Small son held steady on the plywood bridge between father and older son, while Robin placed strong hands on either side and used his voice to guide.
Up to our car, back seats down and I am there with towels to wedge him in. “Don’t move. Keep your neck still. Stay down. Are you okay?”
An ambulance will be at least an hour. We live so far up on the hill. The dirt roads between here and town make time slow down and that is beautiful when life is good but now, when every second clicks him one bit closer to the darkness swallowing up his light, I want a freeway running to my house.
Then friend, neighbor, EMT… she comes with brace and oxygen and know how– just a bit of knowledge that could save his life. Expertly she does and asks and does some more. His neck is braced with steady hands. He doesn’t like it but Robin leans in close and with a Dad voice commands him still. Another EMT, this one, Matt has children also that play at school with Malachi. There is comfort of knowing that those sticking needles into tender skin care almost as much as we.Malachi is still alive. As Lisa talks him through the moves, “Can you wiggle your fingers? How about your feet?” I breathe and sit beside–jealous of her arms holding him gentle still against the body board that has replaced the plywood stretcher.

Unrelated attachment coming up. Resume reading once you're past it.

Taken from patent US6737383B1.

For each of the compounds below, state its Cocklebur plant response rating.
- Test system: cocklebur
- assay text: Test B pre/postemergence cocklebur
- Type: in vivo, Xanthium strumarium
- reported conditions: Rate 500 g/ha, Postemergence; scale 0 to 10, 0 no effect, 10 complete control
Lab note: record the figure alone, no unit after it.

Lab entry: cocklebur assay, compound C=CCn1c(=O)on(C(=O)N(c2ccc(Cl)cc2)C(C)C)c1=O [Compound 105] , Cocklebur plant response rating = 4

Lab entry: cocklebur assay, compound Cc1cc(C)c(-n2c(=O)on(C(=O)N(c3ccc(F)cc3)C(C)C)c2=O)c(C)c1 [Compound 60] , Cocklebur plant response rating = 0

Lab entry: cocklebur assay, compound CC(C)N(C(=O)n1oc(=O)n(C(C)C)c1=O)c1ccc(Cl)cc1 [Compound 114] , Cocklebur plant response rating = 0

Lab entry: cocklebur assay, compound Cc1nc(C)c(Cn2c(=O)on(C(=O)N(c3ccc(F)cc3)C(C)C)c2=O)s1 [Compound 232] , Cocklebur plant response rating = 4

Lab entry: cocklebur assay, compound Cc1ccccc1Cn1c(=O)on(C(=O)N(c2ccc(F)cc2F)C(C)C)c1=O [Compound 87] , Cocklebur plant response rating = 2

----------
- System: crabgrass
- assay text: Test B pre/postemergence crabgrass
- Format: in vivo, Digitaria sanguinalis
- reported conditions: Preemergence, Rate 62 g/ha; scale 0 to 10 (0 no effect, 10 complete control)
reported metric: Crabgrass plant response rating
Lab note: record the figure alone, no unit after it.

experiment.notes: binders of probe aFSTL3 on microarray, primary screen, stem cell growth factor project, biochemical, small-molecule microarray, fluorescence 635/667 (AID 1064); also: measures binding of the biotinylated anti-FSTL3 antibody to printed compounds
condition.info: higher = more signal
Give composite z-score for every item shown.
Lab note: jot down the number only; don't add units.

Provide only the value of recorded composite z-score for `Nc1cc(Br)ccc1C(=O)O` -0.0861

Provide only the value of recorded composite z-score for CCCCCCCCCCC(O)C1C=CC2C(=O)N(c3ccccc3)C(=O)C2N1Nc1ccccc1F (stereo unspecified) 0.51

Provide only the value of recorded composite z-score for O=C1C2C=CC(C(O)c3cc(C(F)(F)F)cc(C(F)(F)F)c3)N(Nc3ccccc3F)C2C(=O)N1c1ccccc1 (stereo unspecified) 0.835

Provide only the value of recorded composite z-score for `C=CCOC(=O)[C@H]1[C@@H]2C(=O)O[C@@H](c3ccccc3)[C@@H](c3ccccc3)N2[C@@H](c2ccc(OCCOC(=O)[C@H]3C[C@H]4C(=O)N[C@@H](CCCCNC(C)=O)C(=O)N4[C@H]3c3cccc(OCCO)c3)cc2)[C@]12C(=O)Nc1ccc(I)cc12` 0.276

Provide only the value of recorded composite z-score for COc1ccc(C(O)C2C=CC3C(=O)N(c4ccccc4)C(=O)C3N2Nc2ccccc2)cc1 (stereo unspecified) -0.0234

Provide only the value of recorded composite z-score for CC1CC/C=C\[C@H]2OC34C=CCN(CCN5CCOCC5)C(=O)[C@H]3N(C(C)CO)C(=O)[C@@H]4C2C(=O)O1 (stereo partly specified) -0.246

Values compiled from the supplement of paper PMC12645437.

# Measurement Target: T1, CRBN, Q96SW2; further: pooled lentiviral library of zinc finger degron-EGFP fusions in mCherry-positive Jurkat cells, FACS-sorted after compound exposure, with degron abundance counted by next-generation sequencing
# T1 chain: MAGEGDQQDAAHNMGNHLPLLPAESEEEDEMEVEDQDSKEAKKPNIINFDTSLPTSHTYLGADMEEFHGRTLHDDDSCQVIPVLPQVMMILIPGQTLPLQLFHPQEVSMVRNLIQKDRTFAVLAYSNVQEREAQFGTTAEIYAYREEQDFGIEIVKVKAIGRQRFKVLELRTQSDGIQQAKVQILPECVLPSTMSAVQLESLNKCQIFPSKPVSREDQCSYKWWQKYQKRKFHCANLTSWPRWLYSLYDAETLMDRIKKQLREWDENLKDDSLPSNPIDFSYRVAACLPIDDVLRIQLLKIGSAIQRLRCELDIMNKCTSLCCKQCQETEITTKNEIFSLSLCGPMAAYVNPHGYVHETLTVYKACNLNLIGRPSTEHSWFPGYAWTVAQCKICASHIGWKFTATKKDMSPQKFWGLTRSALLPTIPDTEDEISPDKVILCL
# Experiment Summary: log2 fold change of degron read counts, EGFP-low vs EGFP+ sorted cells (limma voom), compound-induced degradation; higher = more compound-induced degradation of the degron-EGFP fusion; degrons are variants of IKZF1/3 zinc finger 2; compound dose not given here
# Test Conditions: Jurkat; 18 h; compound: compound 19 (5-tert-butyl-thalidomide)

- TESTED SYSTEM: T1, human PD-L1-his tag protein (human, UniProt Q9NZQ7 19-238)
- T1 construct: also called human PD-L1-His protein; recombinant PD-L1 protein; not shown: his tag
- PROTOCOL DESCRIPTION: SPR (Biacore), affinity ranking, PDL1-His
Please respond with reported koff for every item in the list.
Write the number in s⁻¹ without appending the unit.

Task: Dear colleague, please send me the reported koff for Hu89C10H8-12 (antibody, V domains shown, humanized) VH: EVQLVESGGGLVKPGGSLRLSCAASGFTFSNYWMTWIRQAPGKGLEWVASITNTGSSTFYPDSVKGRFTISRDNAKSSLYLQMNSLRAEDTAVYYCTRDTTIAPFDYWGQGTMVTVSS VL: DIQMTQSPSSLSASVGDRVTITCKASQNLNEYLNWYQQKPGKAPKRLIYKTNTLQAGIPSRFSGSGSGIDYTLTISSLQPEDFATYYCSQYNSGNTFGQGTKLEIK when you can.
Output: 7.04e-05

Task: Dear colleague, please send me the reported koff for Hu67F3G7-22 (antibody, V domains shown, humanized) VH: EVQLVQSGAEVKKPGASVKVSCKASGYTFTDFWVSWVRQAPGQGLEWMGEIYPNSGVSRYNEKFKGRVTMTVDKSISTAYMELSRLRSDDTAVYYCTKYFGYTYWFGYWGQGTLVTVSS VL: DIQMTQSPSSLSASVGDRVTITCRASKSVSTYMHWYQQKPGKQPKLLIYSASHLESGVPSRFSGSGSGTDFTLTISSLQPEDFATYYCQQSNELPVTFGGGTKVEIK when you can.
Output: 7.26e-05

Then…I don’t know how but he is puking …blood. Blood is everywhere. Lisa’s voice keeps going but I hear her fear for him, for me, for us. He’s dying again. I know he didn’t die before but to me he did and he is dying again. And I can’t hold him one more time and watch the sweep of lashes against his cheek because Lisa needs to do what she needs to do and Kevin’s face is against the car window, watching–not able to be as close as I to son and heart and blood.
Somehow I am outside again. Yelling and Quinn is holding me and then Kevin’s arms are around me. And then I am somehow back inside and gently wiping dark red blood with puke from him. And then from Lisa’s sleeve and far away but really still inside the car Robin wipes his hands against a sheet that I brought up way too long ago.
Where is the ambulance?
Where is the ambulance?
After the blood–all that blood–Matt and Kevin call the helicopter. We dare not count the cost. We can only hope that we can pay because every bit of speed is necessary.